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Race/ethnicity and sex differences in progression from drinking initiation to the development of alcohol dependence.
Division of General Internal Medicine, Johns Hopkins University School of Medicine, 1830 East Monument Street, Room 8047a, Baltimore, MD 21205, USA. email@example.com
Drug and alcohol dependence 2011;118(2-3):375-82.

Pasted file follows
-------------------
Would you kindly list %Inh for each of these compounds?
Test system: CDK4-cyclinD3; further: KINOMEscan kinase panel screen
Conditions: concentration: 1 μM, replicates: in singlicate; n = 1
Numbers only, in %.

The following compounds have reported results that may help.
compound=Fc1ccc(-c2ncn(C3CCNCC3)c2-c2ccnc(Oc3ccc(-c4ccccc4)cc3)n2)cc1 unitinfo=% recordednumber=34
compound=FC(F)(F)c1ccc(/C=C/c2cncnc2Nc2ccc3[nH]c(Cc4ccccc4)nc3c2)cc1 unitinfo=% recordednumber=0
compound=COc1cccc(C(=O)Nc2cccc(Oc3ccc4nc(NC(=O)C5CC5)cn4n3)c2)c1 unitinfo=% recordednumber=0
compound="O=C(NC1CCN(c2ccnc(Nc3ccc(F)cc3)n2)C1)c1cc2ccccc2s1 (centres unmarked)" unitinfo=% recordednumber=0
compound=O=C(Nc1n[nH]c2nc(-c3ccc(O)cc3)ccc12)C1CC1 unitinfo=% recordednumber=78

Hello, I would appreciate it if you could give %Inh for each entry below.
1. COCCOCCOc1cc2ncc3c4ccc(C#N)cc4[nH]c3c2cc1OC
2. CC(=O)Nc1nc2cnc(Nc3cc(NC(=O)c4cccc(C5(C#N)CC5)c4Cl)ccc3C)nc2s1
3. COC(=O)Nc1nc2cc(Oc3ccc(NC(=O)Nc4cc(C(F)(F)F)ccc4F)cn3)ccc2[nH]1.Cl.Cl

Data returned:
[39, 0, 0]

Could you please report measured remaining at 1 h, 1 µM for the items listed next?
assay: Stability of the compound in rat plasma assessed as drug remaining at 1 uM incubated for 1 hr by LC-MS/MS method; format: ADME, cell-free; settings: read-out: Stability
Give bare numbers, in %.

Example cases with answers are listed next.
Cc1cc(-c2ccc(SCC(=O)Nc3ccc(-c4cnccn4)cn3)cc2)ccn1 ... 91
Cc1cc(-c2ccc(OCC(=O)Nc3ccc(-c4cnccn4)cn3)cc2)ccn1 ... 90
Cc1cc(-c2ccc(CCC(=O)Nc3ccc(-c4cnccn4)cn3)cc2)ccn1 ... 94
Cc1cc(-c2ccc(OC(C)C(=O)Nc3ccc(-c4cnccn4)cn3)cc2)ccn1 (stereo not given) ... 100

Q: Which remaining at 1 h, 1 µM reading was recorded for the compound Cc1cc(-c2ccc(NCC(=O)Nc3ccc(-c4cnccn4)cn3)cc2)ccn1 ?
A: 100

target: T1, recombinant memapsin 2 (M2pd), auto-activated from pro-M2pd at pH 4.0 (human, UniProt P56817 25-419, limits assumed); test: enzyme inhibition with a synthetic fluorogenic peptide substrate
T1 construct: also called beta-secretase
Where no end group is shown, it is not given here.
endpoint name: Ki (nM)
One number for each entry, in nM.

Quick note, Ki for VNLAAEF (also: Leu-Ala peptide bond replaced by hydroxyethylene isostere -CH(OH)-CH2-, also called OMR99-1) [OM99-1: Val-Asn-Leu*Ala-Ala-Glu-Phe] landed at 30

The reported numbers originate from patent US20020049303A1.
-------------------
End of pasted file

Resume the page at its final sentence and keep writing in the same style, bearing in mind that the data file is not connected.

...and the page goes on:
BACKGROUND: Prior studies on the course of alcohol use disorders have reported a "telescoping" effect with women progressing from drinking initiation to alcohol dependence faster than men. However, there is a paucity of population-based analyses that have examined progression to alcohol dependence comparing race/ethnicity subgroups, and little is known about whether the telescoping effect for women varies by race/ethnicity. We examined whether a telescoping effect is present in the general population comparing race/ethnicity subgroups and comparing men and women stratified by race. METHODS: This study uses data from Wave I of the National Epidemiologic Survey on Alcohol and Related Conditions (NESARC) to compare a nationally representative sample of White, Black and Hispanic adults 18-44 years of age (n=21,106). Time to event analyses compare the risk of alcohol initiation, onset of alcohol dependence, and the transition from initial use to onset of alcohol dependence in the three race/ethnicity groups and for males and females in each race/ethnicity group. RESULTS: Whites were younger than Blacks and Hispanics of the same sex at drinking onset and progressed to alcohol dependence at a faster rate than both Blacks and Hispanics. In addition, we found no evidence of a telescoping effect in women for any race/ethnicity group. CONCLUSIONS: The present study illustrates differences in the course of transition from alcohol initiation to the development of dependence by race/ethnicity but not sex. Our findings highlight the need for additional study of factors resulting in race/ethnicity differences in order to inform culturally relevant prevention and intervention initiatives.
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